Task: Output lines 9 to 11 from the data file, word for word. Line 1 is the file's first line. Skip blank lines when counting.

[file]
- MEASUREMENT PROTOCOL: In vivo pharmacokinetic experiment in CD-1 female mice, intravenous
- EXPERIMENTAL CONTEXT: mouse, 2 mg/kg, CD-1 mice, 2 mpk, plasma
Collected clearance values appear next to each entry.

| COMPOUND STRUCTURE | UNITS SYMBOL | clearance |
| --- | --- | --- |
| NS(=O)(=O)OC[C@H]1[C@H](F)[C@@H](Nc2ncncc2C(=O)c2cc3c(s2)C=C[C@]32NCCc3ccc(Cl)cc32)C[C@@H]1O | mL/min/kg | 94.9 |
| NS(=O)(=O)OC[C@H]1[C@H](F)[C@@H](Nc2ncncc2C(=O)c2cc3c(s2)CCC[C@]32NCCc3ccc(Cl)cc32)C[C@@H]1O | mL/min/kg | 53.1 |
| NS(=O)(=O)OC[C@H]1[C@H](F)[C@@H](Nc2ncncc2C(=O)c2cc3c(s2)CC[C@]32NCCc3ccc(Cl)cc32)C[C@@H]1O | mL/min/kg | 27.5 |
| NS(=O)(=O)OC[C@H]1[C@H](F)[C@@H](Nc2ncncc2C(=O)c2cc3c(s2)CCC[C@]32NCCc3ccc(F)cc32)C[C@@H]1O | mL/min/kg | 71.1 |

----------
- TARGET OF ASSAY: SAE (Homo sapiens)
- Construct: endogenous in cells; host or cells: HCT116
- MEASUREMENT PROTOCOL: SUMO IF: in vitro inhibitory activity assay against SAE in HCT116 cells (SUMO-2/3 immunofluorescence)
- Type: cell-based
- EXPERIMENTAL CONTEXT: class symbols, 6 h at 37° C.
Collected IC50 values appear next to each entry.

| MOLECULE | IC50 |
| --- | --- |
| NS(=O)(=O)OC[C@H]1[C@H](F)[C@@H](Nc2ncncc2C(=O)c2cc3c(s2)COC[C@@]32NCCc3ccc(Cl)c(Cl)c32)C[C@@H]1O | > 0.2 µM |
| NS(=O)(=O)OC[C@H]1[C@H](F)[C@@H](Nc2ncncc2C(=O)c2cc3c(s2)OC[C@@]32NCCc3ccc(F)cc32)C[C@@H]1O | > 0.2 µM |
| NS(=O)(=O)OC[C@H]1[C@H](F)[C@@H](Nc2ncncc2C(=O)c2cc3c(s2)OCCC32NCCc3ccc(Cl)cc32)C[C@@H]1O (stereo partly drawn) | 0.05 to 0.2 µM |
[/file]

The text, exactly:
| NS(=O)(=O)OC[C@H]1[C@H](F)[C@@H](Nc2ncncc2C(=O)c2cc3c(s2)CCC[C@]32NCCc3ccc(F)cc32)C[C@@H]1O | mL/min/kg | 71.1 |

----------
- TARGET OF ASSAY: SAE (Homo sapiens)